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Just Energy Transition: Learning from the Past for a More Just and Sustainable Hydrogen Transition in West Africa


The rising demand for energy and the aim of moving away from fossil fuels and to low-carbon power have led many countries to move to alternative sources including solar energy, wind, geothermal energy, biomass, and hydrogen. Hydrogen is often considered a “missing link” in guaranteeing the energy transition, providing storage, and covering the volatility and intermittency of renewable energy generation. However, due to potential injustice with regard to the distribution of risks, benefits, and costs (i.e., in regard to competing for land use), the large-scale deployment of hydrogen is a contested policy issue. This paper draws from a historical analysis of past energy projects to contribute to a more informed policy-making process toward a more just transition to the hydrogen economy. We perform a systematic literature review to identify relevant conflict factors that can influence the outcome of hydrogen energy transition projects in selected Economic Community of West African States countries, namely Nigeria and Mali. To better address potential challenges, policymakers must not only facilitate technology development, access, and market structures for hydrogen energy policies but also focus on energy access to affected communities. Further research should monitor hydrogen implementation with a special focus on societal impacts in producing countries.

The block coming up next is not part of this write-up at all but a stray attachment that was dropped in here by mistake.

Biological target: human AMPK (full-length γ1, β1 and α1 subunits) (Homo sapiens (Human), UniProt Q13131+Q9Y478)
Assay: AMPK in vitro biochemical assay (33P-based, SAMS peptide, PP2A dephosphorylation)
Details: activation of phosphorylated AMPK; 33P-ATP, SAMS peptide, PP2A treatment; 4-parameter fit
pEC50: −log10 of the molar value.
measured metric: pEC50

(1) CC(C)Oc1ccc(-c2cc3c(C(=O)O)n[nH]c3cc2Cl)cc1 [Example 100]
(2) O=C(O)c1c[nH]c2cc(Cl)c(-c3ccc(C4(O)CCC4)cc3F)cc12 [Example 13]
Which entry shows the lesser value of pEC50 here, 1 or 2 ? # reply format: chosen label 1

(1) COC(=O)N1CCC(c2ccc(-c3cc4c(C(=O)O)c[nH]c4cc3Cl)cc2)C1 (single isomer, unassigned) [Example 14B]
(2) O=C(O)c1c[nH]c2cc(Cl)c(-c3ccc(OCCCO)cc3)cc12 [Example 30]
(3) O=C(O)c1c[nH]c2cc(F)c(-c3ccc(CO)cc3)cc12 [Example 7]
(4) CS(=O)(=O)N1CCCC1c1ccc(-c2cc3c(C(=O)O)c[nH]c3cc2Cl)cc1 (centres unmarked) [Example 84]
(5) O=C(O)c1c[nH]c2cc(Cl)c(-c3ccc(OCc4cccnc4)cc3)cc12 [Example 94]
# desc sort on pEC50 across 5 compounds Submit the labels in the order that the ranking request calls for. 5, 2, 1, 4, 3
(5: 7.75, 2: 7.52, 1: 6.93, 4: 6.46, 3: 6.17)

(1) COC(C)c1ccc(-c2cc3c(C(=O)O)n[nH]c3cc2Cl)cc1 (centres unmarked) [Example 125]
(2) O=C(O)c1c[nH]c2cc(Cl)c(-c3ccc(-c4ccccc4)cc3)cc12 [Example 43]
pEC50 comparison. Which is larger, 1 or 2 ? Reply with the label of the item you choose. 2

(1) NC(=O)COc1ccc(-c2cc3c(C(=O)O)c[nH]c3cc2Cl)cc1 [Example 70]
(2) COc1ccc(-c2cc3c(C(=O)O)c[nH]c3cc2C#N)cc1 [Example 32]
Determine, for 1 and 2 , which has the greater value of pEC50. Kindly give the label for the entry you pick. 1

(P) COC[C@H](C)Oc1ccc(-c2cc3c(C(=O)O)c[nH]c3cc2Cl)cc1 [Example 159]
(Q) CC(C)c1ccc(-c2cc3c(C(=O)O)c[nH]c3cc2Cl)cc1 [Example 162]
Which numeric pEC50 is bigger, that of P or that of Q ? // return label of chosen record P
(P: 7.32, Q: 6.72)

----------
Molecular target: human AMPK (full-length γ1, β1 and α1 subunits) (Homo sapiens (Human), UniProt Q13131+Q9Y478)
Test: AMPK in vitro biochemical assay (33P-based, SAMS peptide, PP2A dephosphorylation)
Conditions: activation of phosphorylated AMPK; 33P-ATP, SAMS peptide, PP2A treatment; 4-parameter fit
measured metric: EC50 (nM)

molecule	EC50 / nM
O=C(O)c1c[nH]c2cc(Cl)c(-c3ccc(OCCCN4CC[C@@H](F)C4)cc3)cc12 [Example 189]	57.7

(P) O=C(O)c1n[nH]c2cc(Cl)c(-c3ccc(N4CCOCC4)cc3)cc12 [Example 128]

Related subjects: Policy & Socio-Economics

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